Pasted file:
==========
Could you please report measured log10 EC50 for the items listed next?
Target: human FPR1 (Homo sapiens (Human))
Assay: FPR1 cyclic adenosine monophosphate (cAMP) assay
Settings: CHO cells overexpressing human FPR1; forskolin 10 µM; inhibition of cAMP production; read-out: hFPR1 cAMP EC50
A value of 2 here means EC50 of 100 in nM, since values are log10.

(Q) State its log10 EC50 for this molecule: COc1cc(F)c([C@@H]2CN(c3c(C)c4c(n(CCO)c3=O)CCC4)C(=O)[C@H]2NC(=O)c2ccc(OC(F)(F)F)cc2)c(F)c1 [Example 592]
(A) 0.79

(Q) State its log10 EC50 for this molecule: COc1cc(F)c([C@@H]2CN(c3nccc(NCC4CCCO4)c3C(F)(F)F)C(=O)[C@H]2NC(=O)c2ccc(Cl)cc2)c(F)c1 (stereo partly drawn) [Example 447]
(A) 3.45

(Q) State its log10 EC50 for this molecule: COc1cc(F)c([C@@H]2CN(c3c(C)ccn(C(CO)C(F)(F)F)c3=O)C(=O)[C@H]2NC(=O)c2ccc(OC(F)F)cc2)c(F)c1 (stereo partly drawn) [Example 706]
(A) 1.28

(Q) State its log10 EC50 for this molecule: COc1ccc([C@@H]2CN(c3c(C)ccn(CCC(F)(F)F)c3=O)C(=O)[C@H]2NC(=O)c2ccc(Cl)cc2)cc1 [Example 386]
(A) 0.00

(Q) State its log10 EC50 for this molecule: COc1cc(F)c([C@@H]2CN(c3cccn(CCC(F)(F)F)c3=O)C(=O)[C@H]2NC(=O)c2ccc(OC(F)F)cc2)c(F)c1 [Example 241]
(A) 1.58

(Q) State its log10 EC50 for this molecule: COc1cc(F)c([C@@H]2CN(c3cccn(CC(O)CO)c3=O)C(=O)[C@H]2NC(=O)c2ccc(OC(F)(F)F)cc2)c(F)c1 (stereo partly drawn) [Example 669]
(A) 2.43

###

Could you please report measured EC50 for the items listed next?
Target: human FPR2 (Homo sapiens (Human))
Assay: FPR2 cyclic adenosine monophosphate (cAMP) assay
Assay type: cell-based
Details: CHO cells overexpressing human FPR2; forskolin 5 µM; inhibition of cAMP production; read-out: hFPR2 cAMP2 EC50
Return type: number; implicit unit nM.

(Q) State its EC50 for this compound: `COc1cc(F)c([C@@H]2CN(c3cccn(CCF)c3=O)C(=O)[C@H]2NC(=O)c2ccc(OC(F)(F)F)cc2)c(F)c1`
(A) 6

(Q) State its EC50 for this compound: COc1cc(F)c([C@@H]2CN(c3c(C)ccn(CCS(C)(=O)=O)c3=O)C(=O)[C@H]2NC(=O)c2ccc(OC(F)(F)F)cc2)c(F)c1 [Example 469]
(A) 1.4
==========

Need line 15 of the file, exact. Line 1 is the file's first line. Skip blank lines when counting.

(A) 1.58